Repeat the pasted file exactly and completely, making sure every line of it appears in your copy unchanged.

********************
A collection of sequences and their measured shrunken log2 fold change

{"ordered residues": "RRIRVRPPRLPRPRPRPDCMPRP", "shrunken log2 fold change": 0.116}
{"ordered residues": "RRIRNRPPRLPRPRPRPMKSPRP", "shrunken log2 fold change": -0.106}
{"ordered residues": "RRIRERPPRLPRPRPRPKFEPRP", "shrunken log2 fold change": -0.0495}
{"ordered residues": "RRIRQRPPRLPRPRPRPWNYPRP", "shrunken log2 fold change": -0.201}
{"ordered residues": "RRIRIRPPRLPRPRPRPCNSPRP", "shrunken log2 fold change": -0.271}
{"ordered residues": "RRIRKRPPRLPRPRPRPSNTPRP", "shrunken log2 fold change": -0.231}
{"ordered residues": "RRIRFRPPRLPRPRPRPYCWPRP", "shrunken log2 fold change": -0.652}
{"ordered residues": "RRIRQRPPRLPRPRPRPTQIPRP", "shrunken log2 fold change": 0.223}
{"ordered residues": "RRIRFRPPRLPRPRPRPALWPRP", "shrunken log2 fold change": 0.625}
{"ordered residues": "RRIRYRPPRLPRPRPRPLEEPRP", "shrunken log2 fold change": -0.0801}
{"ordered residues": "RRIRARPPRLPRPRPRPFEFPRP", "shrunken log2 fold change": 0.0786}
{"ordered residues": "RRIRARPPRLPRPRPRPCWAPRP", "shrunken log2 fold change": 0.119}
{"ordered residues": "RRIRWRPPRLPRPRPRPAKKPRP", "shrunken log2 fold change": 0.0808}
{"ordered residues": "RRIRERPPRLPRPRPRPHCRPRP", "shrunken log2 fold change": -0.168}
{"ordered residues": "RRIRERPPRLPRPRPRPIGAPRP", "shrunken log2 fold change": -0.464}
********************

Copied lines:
A collection of sequences and their measured shrunken log2 fold change

{"ordered residues": "RRIRVRPPRLPRPRPRPDCMPRP", "shrunken log2 fold change": 0.116}
{"ordered residues": "RRIRNRPPRLPRPRPRPMKSPRP", "shrunken log2 fold change": -0.106}
{"ordered residues": "RRIRERPPRLPRPRPRPKFEPRP", "shrunken log2 fold change": -0.0495}
{"ordered residues": "RRIRQRPPRLPRPRPRPWNYPRP", "shrunken log2 fold change": -0.201}
{"ordered residues": "RRIRIRPPRLPRPRPRPCNSPRP", "shrunken log2 fold change": -0.271}
{"ordered residues": "RRIRKRPPRLPRPRPRPSNTPRP", "shrunken log2 fold change": -0.231}
{"ordered residues": "RRIRFRPPRLPRPRPRPYCWPRP", "shrunken log2 fold change": -0.652}
{"ordered residues": "RRIRQRPPRLPRPRPRPTQIPRP", "shrunken log2 fold change": 0.223}
{"ordered residues": "RRIRFRPPRLPRPRPRPALWPRP", "shrunken log2 fold change": 0.625}
{"ordered residues": "RRIRYRPPRLPRPRPRPLEEPRP", "shrunken log2 fold change": -0.0801}
{"ordered residues": "RRIRARPPRLPRPRPRPFEFPRP", "shrunken log2 fold change": 0.0786}
{"ordered residues": "RRIRARPPRLPRPRPRPCWAPRP", "shrunken log2 fold change": 0.119}
{"ordered residues": "RRIRWRPPRLPRPRPRPAKKPRP", "shrunken log2 fold change": 0.0808}
{"ordered residues": "RRIRERPPRLPRPRPRPHCRPRP", "shrunken log2 fold change": -0.168}
{"ordered residues": "RRIRERPPRLPRPRPRPIGAPRP", "shrunken log2 fold change": -0.464}